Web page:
I think my dog, Lucy, is allergic to Massachusetts.
She developed a skin problem not long after we moved here last June. On three separate occasions since then she has had rashes—twice on her belly and once on her business.
In case you are unfamiliar with the medical definition of “business” in this context, allow me to clarify by using the term in the sort of sentence I might have heard back in Arkansas during the early 1990s: “No, you are definitely not allowed to see Basic Instinct because Dr. James Dobson of Focus on the Family says that Sharon Stone shows her business.”
Before we moved to the Boston area, Lucy’s undercarriage was entirely rash-free, save for one episode during her young adulthood when she had an “inflamed vulva.”
I have a feeling Dr. James Dobson would not have approved of that, either.
All that I recall about that earlier outbreak is that the vet couldn’t stop saying “vulva.”
“So to treat the inflamed vulva,” the doctor explained, “you’ll need to apply this vulva cream to the vulva region until the inflamed vulva is a becalmed vulva and, in conclusion, vulva, vulva, vulva.”
And my husband and I had to sit there and nod like, “Yes, sure, the vulva, of course,” as though we weren’t a pair of wholly vulva-ignorant homosexuals who never even got around to seeing Basic Instinct.
Even so, Lucy quickly recovered and her business went about its business without incident for many years, until we relocated to New England and she started breaking out all the time.
So far, Lucy’s current vet has treated each flare-up by putting the dog on a course of antibiotics that clears things up in about a week. Lucy has to wear one of those sad cones around her neck as well to keep her from licking her business because doing so could further irritate her skin.
In fact, we know that the rash has returned when we notice Lucy continually licking the area. I don’t have to tell you how much that behavior would disappoint Dr. James Dobson.
I think we can all agree it’s a good thing there’s no canine equivalent to the evangelical sex police. But I think we can also agree that if there were a Focus on the Family for pooches, it would need to be led by a judgy-looking wiener dog named Dr. James Dachshund.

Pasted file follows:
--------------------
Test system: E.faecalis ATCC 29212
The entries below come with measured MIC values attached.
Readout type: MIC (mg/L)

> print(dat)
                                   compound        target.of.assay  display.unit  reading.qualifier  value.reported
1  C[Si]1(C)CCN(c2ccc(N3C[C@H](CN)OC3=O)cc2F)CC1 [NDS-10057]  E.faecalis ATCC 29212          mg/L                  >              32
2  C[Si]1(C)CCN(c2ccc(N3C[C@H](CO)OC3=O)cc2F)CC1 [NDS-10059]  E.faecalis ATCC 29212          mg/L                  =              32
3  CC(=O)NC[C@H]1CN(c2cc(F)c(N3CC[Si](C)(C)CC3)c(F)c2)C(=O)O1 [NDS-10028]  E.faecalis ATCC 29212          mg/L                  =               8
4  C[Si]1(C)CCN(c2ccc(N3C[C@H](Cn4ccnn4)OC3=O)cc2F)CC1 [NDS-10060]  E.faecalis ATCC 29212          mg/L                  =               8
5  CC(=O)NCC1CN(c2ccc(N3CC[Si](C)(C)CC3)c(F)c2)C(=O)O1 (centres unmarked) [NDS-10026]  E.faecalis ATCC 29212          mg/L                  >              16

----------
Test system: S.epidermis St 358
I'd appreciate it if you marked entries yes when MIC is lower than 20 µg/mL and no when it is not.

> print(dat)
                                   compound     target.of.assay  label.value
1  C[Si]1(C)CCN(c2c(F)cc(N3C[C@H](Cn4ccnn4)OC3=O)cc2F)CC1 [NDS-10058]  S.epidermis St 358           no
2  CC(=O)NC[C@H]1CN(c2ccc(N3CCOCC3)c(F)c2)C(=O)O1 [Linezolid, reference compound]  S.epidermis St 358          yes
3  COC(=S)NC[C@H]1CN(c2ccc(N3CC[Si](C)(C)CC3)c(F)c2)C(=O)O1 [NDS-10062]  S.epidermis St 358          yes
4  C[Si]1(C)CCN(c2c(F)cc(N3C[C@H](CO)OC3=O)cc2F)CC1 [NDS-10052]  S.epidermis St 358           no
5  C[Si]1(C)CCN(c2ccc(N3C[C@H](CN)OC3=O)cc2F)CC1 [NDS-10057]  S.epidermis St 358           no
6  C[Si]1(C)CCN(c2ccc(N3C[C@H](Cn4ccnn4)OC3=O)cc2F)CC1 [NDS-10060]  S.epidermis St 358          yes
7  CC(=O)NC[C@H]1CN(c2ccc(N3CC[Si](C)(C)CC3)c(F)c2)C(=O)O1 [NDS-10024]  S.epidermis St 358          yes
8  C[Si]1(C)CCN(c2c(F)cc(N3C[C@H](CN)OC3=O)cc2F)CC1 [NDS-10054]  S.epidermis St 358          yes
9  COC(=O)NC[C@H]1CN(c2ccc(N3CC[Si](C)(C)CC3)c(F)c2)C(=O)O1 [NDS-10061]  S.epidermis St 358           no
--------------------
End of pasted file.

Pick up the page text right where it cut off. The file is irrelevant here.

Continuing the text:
The cone issued by the vet is one of those bulky plastic numbers. The animal clinic’s staffers refer to the item as an “E-collar,” short for “Elizabethan collar” due to its resemblance to the large ruffs Europeans wore in the 16th century. I guess people back then needed to be prevented from licking their own genitals.
Lucy seemed uncomfortable in the plastic cone, however, so we got her a smaller fabric version in black. It looks less like Tudor wear than the somber bonnet of a Mennonite woman.
I don’t know why I keep comparing my dog to members of strict religious sects. Those don’t at all reflect her nature. Or the nature of dogs in general.
Don’t worry, though: I’m not about to launch into a meditation on the nature of dogs in general or humankind’s unique bond with the species. That’s the province of dog memoirs, a literary genre that brings out the cat person in me.
I think the problem is that dog memoirs are essentially sappy love stories told from the perspective of the dominant partner (in this case, the human), and the one in charge is usually the less sympathetic, less interesting half of any romantic pairing. In literature at least, the one who loves most has a more intriguing story to tell.
But in a memoir we can’t hear from the dog, who, even if naughty, remains subordinate to whomever controls the Milk-Bone supply. And so the memoirist ultimately comes across as entitled and narcissistic, extolling a creature whose noblest trait, according to the memoirist, is a boundless capacity to adulate the memoirist.
By the end of the first chapter I usually want to tell the writer, Well, of course you were astonished to encounter unconditional love. You’re insufferable.